(NASDAQ:BIDU) is not just China's leading Internet search provider or a Google (NASDAQ:GOOG) wannabe. It's also a time machine that has brought me back to 1999. I thought we had all learned our lesson that Internet companies with dot-com monikers and enough profits to buy a cup of coffee at Starbucks (NASDAQ:SBUX) shouldn't have multibillion-dollar market caps. I guess I was wrong, because the lunacy has returned.

Here are the underwhelming details:

Financial Performance

2002 2003 2004 LTM*
Revenue $1.3 $4.7 $13.4 $21.5
Revenue Growth --- 238% 185% 60%
Net Income ($2.2) ($1.1) $1.5 $3.0
Net Income Growth --- --- --- 100%
*Through 6/30/2005; revenue and net income in millions. Data from Capital IQ and SEC filings.

Those are some nice growth rates, aren't they? But let's put that to the side for a second and look at the revenue and net income lines. Looking at those numbers, what do you think is really worth? I don't know about you, but I don't think it comes close to justifying its current $2.5 billion market cap. There is far too much hope -- and dare I say wishful thinking -- built in here that this growth trend can continue for many years.

While the growth rate has looked great, it's not that hard to put together stratospheric rates when the base numbers are so small. Since the only reason to buy now is an expectation that this growth will continue and one day deliver massive profits, let's consider how much the bottom line needs to increase for you to make money owning this stock.

We Rule Breakers are very patient long-term investors who are willing to wait while young companies blossom. So let's take the perspective of an investor who wants to hold for five years while goes through its growth phase. For this investment to pay off and make us some money, we need to see the company's market cap increase over this five-year holding period. For a small, high-risk growth company like, my hurdle rate would be an annual increase in value of 20%. This means needs to grow to a $6 billion market cap from today's $2.5 billion value to get me the kind of return I'm looking for.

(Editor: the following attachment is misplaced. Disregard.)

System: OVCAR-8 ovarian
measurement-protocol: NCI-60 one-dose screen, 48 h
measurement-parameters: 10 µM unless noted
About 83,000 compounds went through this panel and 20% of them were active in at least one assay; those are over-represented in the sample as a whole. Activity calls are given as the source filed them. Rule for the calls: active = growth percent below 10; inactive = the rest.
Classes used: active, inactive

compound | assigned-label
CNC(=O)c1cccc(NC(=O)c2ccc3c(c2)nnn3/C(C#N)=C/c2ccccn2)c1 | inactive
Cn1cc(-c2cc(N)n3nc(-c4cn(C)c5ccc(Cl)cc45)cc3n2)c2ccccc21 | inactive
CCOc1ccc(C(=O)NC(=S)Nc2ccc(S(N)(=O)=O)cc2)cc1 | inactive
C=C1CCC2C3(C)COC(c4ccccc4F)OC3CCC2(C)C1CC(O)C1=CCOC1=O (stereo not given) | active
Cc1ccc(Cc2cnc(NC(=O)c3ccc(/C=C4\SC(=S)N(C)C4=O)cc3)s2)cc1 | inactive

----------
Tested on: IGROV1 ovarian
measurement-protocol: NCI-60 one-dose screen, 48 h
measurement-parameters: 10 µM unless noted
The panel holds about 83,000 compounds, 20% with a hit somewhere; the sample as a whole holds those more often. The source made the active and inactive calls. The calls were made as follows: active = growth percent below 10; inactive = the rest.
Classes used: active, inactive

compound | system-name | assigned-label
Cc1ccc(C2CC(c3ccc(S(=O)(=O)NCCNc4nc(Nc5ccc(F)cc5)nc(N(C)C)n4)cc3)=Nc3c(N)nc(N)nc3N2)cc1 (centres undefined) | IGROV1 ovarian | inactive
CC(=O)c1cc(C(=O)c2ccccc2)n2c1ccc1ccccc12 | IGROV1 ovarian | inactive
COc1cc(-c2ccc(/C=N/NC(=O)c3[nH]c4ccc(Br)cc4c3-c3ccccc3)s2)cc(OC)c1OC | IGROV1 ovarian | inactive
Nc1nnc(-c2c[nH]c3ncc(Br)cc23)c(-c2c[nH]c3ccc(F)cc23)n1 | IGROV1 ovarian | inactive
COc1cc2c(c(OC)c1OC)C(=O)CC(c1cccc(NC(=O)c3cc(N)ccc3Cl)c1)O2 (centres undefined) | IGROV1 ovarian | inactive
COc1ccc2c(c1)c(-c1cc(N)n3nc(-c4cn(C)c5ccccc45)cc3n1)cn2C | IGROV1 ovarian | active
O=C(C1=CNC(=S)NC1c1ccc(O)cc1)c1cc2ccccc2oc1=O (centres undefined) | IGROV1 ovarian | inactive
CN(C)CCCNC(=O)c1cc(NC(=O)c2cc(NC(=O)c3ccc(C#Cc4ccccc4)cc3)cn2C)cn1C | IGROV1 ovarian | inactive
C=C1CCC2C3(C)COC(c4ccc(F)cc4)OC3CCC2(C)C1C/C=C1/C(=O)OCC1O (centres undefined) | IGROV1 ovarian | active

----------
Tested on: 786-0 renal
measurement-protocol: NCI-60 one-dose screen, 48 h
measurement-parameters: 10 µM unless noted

What kind of earnings growth does need to deliver to make this happen? Take a look at this table:

Year Market
P/E Earnings
Need to Be ...
Today $2,500 40 $62.5
2006 $3,000 40 $75
2007 $3,600 40 $90
2008 $4,320 40 $108
2009 $5,184 40 $130
2010 $6,221 40 $156
*Market cap and earnings in millions.
Data provided by Capital IQ.

To get me the 20% return I'd want to make on this kind of investment, would need to grow earnings from the current $3 million to $156 million by 2010. And that's using a very generous P/E ratio of 40. This means that an investor buying today is counting on the company to grow earnings at an annual rate of 120% for five years.

Does that look like a good bet to you?

Maybe it'll happen. Maybe it won't. But to take this kind of chance seems absurd. It makes me cringe because it looks just like the speculative insanity that we experienced with the tech bubble.

Mind you, this warning of's excessive valuation is not coming from a stodgy value investor who doesn't like much of anything. It's coming from someone on the Rule Breakers team who invests almost entirely in high-risk stocks. may be a good company, and it probably is since it has higher market share in China than Google does. But even good companies with dominant competitive positions can make for lousy investments if the price is wrong. If you like, I'd recommend waiting for a better price that doesn't have such strong growth already baked in.

Wait! You're not done. This is just a quarter of the Duel! Don't miss the Bull opening argument and the Bull and Bear rebuttals. Even when you're done, you're still not done. You can vote and let us know who you think won this Duel.

Fool research analyst Charly Travers has his own stool at Starbucks and uses Google all the time, but he does not own shares of any company mentioned in this article. The Fool has a disclosure policy.